Fargen: Working on the JW-40project with Jim has been a great experience—he’s a great player with an amazing ear for tone. We worked very hard to achieve an amplifier design that not only exceeded Jim’s needs and expectations from a signature amp, but would be well receive by other players. We set out to deliver a classic guitar amplifier that offers a tone and feel that extends beyond even the best vintage examples that can be found, so this project really forced me to think outside of the box and develop many new techniques rather than just deliver one of my stock amplifiers to Jim with his name on it. It takes partnerships like this to shakeup your normal routine so that you can push the envelope and continue to grow as a designer/builder. Because, as we all know—if you feel you have nothing left to learn, you should just quit now.

It was clear the moment we played the first notes through the Fargen JW-40 that someone with an extraordinary ear and deep experience had influenced the way this amp is voiced. The Rhythm channel pours out more clean, Fendery headroom than one of our favorite, more powerful blackface amps—the Pro Reverb—an the clean tones are richer,fuller, more detailed, lively and deeper. With the Slope switch engaged in the Rhythm channel, the tone becomes even thicker in the upper mids, creating more of an EQ bump rather than a “boost” that ignites some kind of overdrive feature. We did notice some boominess in the low frequencies using a 4×12 cabinet loaded with Celestion’s Gold Alnico G12sand G12H30s, and in our Balls2x12 cabinet with an oval “football” open back design and British optimally voiced for an open back cabinet. There may also be some bias on our part at work here, because we have never cared much for the sound of a Fender amp with a closed back cabinet.

As noted in our discussion with Ben Fargen, the reverb in the JW-40is unique in the way it remains in the back-ground, enhancing, but not overwhelming or washing over the notes. This is undoubtedly the best reverb sound in a combo amp we have ever heard for an under-stated effect, and even players that normally don’t use reverb may find it difficult to resist.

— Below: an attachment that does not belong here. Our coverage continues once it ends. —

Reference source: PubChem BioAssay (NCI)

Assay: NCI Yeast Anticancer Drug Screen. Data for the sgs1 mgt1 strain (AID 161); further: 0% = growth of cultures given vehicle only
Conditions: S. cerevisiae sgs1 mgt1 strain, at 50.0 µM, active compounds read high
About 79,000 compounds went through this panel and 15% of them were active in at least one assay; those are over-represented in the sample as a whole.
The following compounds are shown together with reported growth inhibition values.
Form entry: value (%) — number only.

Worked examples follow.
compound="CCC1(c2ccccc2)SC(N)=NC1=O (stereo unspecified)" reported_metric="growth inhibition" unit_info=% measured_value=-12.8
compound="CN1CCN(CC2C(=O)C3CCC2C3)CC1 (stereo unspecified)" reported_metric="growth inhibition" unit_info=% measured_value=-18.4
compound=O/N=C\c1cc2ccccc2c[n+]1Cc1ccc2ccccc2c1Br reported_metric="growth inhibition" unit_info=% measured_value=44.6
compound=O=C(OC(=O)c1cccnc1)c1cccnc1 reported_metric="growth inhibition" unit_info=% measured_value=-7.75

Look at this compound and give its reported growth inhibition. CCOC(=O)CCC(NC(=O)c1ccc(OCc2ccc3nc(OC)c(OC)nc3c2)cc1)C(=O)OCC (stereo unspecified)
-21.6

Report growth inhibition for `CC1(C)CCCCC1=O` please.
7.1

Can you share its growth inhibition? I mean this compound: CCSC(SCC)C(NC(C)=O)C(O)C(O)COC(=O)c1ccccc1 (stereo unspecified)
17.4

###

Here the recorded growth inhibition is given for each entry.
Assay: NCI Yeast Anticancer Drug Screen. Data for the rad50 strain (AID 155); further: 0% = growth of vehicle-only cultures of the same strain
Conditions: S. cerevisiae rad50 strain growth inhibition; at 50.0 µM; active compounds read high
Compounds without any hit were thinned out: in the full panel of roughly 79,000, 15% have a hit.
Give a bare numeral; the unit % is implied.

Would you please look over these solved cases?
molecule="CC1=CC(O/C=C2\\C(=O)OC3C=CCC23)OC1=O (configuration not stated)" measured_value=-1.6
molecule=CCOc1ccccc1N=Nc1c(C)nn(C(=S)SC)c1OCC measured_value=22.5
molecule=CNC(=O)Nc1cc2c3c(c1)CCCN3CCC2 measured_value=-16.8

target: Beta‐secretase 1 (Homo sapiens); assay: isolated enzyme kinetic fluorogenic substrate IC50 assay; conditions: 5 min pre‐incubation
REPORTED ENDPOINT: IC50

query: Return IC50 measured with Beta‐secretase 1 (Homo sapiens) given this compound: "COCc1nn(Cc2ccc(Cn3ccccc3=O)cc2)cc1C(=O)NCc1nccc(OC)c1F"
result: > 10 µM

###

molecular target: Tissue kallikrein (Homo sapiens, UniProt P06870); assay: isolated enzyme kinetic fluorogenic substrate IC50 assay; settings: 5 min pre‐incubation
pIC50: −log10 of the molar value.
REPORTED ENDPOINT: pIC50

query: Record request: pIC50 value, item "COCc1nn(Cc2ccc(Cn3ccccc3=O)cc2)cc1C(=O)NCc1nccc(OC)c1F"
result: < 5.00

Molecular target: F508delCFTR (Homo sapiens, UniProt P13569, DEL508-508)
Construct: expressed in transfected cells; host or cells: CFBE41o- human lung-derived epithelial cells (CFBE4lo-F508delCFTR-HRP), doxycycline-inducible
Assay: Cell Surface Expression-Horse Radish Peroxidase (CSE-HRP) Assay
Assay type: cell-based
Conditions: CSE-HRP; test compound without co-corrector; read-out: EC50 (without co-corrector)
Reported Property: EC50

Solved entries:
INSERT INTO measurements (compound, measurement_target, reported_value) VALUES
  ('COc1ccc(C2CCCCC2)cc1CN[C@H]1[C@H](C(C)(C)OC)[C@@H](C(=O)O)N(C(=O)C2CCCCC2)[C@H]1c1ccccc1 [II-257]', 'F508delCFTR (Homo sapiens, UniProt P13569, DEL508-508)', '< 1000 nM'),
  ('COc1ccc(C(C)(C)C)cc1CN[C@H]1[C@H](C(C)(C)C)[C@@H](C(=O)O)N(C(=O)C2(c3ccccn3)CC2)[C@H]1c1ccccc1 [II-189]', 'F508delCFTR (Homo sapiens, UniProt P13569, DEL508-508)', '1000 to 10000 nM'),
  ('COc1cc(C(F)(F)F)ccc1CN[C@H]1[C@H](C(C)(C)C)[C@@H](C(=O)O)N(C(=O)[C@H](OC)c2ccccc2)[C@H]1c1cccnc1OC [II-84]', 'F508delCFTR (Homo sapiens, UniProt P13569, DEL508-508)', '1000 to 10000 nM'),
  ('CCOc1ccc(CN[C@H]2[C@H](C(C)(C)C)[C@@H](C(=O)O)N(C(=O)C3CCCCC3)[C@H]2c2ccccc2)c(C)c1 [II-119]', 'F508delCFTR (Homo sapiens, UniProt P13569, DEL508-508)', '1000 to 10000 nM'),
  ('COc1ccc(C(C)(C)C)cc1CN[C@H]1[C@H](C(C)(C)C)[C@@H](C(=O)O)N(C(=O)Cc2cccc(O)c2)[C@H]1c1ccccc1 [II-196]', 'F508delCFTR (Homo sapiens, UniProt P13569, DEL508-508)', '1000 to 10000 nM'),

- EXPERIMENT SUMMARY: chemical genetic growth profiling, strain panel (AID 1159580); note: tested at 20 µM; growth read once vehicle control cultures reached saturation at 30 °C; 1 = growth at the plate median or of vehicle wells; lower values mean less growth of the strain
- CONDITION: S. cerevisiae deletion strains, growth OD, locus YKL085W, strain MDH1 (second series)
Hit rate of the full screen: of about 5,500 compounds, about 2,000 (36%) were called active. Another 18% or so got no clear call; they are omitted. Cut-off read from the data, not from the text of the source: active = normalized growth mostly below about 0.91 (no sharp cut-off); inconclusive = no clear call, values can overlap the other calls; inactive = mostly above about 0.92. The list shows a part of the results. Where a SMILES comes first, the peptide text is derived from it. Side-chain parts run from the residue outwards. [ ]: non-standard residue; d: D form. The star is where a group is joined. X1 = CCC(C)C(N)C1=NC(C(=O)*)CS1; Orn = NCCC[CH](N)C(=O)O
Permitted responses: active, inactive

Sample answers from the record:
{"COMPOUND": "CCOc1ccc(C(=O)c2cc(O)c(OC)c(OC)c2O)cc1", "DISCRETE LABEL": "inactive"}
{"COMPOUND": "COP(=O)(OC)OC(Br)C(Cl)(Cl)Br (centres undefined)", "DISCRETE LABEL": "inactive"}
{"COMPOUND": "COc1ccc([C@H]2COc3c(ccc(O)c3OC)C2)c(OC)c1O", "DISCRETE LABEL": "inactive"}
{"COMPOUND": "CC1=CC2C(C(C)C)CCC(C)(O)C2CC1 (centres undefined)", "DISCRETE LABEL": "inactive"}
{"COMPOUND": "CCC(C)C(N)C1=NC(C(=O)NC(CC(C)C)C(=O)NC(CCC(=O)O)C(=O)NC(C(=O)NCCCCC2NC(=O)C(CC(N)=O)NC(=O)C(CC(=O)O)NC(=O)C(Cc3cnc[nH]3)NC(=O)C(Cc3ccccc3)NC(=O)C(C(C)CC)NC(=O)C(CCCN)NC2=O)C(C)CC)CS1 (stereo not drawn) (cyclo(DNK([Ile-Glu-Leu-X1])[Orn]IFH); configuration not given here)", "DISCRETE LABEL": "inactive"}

The Lead channel controls function much like an over-drive pedal, with Drive, Level and Tone controls and a toggled Boost switch. A Midrange control is also included. You couldn’t ask for a clearer, more intelligently designed control panel, and the controls themselves are simple and intuitive. As with many overdrive or boost pedals, mixing variable settings for Drive and Level produce a wide range of intensity, from a fat clean boost to rippin’ overdrive, but unlike a typical pedal, higher Level settings do not push the volume of the amp up to extremes as the Level is increased. In practical terms, this means that you can switch between the Rhythm and Lead channels without having to make dramatic adjustments to the volume on your guitar. We also dis-covered some incredibly tasty overdriven tones at very low volumes with the Level down and the Drive up—kind of like a’50s Gibson GA20 with more fidelity and no noise, and that’s a trick you can’t pull off with many distortion pedals.The Tone control helps shape and color the distortion EQ to suit different guitars and moods, and it can also be used to subtly focus on specific harmonic overtones. But the most remarkable feature of the boost circuit is the “clean”character of the over driven tone. Mike Piera’s mention of David Gilmore is instructive in this regard. Gilmore’s fat, overdriven guitar tones on his solos are indicative of the rich fidelity produced by the JW-40. Chords are clear with distinct note separation, sustain and decay are natural rather than sounding forced or artificially contrived,and the overall sound is round, rich and warm with a sweet, clear top end.Our best description of the over driven voice of the Fargen is “majestic,”and who can’t live with that?